Watch the video, and remember to see him while he’s in London if you are able to.
As anticipated previously, the Dja Dja Wurrung tribe in Australia is protesting about the display of various Aboriginal artefacts in the British Museum. These protests are likely to increase later in the year, when the artefacts return to Australia ass a temporary loan.
Aboriginal bark painting of a barramundi dating from 1861
Preservation or plunder? The battle over the British Museum’s Indigenous Australian show
Thursday 9 April 2015 08.00 BST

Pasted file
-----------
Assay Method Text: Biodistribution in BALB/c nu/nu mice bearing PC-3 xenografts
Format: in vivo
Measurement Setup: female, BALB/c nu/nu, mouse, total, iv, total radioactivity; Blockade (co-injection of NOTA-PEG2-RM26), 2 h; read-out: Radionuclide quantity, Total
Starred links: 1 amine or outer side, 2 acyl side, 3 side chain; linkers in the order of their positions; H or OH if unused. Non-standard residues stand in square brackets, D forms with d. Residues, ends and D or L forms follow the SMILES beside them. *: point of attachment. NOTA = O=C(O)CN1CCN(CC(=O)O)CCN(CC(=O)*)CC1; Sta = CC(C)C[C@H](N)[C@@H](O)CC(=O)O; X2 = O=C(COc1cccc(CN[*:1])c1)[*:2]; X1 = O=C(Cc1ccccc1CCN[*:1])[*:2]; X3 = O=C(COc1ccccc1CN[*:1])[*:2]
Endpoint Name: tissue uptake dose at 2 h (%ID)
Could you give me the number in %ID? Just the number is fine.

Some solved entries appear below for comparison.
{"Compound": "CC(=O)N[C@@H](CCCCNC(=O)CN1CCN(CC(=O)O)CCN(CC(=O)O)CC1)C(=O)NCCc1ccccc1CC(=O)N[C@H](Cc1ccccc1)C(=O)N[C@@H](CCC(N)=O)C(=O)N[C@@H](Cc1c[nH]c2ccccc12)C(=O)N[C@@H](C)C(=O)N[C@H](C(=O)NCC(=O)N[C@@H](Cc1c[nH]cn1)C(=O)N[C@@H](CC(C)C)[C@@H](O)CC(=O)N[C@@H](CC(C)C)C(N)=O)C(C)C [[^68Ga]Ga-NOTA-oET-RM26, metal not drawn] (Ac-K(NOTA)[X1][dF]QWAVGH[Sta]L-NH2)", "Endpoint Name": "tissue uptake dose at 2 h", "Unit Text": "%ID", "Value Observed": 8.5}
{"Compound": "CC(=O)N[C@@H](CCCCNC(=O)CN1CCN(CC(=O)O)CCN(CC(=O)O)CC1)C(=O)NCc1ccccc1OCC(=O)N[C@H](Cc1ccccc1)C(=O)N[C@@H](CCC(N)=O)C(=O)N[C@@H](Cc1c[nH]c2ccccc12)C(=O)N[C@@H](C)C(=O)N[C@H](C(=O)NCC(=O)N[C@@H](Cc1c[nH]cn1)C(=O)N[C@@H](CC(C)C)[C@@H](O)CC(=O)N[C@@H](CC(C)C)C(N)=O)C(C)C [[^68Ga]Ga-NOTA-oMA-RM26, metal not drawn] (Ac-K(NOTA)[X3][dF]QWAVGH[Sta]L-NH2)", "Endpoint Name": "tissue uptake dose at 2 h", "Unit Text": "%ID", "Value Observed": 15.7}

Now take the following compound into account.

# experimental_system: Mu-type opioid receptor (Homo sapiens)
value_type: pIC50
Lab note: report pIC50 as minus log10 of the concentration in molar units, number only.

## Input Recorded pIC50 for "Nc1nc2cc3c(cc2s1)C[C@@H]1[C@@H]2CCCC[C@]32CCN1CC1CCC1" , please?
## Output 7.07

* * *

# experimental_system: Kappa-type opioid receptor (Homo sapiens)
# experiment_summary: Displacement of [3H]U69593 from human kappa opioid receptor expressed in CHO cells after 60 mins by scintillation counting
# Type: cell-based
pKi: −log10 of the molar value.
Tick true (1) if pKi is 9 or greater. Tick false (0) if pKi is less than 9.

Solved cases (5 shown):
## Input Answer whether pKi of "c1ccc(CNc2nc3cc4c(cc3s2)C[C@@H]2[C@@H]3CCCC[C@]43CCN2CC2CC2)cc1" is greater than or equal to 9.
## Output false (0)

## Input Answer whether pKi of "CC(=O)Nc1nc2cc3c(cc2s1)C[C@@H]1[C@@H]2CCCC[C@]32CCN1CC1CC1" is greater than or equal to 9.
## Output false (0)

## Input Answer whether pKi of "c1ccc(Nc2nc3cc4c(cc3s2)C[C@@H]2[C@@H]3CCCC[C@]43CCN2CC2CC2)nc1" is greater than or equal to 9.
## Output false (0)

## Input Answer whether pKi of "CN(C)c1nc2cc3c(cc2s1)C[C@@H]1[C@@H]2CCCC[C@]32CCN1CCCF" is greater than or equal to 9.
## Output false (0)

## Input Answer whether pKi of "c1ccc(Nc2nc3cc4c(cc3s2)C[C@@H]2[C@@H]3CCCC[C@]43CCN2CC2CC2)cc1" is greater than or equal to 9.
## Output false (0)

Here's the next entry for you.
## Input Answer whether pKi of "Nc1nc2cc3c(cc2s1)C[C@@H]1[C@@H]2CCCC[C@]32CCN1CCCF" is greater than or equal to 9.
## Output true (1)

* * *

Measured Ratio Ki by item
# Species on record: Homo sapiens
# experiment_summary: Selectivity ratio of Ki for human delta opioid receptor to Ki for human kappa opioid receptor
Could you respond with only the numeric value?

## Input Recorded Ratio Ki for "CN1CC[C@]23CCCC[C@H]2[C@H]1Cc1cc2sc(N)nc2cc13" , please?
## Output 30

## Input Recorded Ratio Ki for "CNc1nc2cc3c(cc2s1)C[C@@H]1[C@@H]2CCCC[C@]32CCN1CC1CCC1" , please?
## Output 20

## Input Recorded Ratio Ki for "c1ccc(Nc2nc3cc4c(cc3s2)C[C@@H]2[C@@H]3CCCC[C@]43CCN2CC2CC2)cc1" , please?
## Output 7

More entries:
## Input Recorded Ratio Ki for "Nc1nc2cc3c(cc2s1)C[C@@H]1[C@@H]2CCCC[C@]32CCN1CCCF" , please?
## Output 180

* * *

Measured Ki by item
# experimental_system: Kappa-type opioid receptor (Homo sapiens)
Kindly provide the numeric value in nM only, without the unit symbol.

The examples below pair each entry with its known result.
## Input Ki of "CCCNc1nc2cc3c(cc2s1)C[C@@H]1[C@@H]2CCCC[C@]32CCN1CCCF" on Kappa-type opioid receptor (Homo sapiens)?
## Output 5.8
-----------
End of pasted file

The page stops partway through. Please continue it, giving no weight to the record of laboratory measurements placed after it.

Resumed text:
It’s been less than a century since the world’s leading collectors began acknowledging Indigenous Australian art as more than mere ethnographic artefact. Since then, the most enlightened, from Hong Kong to London, New York to Paris, have understood that when you purchase a piece of Indigenous art you become its custodian – not its owner. That image depicting a moment on one of the myriad songlines that have criss-crossed the continent during 60,000 years of Indigenous civilisation can adorn your wall. But you will never have copyright. Sometimes, not even the creator owns the painterly iconography and motif attached to particular stories that are family, clan or tribe – but not individual – possessions.